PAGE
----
Perhaps more than any other industry, the pharma sector has historically relied on long-term, high-risk R&D projects. It also faces the unique challenges of innovating within a strictly regulated framework, often under intense public scrutiny.

Medicines in some form have existed since the beginnings of human civilisation but it was not until the 19th century that the pharmaceutical industry, as we know it today, emerged from the amalgamation of modern biology, synthetic chemistry and free enterprise.

The basic goal - to find new and better medicines to treat patients - has of course remained unchanged. However, the challenges associated with meeting that goal are always evolving, as are the research tools available to do so. Demand for medicines globally is rising, and is likely to continue to rise, due to factors such as aging populations, obesity-related illnesses and increasing life expectancy and incomes in emerging economies.

The landscape is also changing. Targeted or precision medicines, matched to the patients most likely to benefit from them, are becoming the gold standard. This trend has been greatly assisted by the mapping of the human genome, as well as advances in diagnostic methods. Other game-changing strategies, such as the exploitation of targeted protein degradation (e.g. with proteolysis targeting chimeric drugs, or PROTACs) are also emerging to enable the development of more potent and selective treatments for cancer and other intractable diseases.

In the current pandemic, governments, research organisations and pharmaceutical companies are taking action to streamline the research and development (R&D) and clinical trials processes for treatments aimed at COVID-19. This has led some to question whether this rapidity will translate, post-COVID-19, to the wider industry, with emergence of a new paradigm for fast-track R&D and approval.

The concept that ‘prevention is better than cure’, a fundamental principle of modern healthcare, is also now a focus for pharmaceutical companies, who are increasingly seeking drugs which prevent disease, as well as treating it (the famous example being Truvada, for pre-exposure prophylaxis (PrEP) for HIV). The rise of  so-called ‘superbugs’ (antibiotic-resistant microbes) is also a growing concern, as the rate at which resistance to existing drugs is emerging appears to be speeding up.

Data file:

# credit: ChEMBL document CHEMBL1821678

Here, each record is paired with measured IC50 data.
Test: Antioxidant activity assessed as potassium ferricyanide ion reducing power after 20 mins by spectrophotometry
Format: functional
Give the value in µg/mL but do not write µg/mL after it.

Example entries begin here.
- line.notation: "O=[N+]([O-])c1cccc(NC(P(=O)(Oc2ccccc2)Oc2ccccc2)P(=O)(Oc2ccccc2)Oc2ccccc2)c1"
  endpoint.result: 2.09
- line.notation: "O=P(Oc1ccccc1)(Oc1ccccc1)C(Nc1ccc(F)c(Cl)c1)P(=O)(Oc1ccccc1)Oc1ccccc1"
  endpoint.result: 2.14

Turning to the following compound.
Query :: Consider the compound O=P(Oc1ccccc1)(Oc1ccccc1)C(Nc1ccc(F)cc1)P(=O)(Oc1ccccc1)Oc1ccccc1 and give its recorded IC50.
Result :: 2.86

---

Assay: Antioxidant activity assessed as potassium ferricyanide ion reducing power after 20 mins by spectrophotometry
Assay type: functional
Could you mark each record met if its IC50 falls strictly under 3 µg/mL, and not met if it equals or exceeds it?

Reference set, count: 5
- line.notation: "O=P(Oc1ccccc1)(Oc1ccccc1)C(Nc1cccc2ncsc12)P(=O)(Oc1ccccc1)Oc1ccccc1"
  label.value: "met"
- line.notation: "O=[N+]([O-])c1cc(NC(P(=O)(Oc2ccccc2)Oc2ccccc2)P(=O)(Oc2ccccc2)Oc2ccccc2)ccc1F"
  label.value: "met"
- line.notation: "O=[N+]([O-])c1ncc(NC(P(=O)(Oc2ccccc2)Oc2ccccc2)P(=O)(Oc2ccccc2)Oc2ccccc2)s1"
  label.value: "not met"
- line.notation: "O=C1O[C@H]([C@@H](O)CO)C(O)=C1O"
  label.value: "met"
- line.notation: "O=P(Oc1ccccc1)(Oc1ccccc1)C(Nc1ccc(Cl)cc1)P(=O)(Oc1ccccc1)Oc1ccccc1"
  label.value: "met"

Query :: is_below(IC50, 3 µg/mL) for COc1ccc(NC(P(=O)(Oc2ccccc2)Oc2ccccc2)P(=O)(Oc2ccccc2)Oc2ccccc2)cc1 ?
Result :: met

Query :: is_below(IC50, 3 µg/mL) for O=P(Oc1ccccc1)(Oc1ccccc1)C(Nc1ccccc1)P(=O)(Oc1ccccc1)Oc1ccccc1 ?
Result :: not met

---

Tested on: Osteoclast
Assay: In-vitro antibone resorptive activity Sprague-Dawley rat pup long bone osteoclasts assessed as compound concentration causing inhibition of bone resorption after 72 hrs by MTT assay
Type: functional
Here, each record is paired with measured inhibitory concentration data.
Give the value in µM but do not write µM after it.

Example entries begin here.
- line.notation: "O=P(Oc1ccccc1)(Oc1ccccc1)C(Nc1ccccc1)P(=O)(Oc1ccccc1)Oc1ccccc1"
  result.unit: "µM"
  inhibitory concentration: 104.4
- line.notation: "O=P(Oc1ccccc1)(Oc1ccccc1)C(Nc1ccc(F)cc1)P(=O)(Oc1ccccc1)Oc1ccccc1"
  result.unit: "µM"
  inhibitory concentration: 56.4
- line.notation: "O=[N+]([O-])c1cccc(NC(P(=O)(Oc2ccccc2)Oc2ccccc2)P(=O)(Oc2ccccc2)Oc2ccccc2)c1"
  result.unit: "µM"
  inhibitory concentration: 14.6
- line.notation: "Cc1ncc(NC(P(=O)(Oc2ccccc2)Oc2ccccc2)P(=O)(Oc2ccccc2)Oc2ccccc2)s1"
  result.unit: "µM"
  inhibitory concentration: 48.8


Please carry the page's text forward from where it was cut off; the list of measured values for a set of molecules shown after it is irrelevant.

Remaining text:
Pharmaceutical companies spend on average 17% of revenues on research and development (R&D), one of the highest R&D spends of any industry. However, it is important to remember that the sector does not comprise only ‘Big Pharma’. A huge amount of pharmaceutical innovation originates in the laboratories of universities and research organisations.

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Special Report

Pharma and Life Sciences Patent Extensions in Europe

Having compiled and analysed real-world data, this Special Report sets out to provide valuable insights into the following questions that may face decision-makers handling SPC protection for a new drug:

  1. What do the headline SPC statistics tell us?
  2. How to approach the decision of which patent to extend?
  3. What forms of medical technology are being protected by SPCs?
  4. What SPC periods are typically obtained?
  5. How do SPC periods vary with technology type?
  6. How do SPC periods overlay with regulatory protection?
  7. What commercial value can arise from SPCs?

Talk to our pharmaceutical specialists


Partner, Patent Attorney

Robert Watson

Partner, Patent Attorney

Simon Kiddle

Partner, Patent Attorney

Kate ORourke

Partner, Chartered Trade Mark Attorney, Solicitor

Sean Jauss Feb-21

Partner, Solicitor, Litigator

Andrew Williams - Oct 2022

Partner, Patent Attorney


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Mewburn Ellis


Mewburn Ellis Forward is a biannual publication that celebrates the best of innovation and exploration. Through its pages we hope to inform and entertain, but also to encourage discussion about the most compelling developments taking place in the scientific and entrepreneurial world. Along the way, we’ll engage with the IP challenges that international organisations face every day.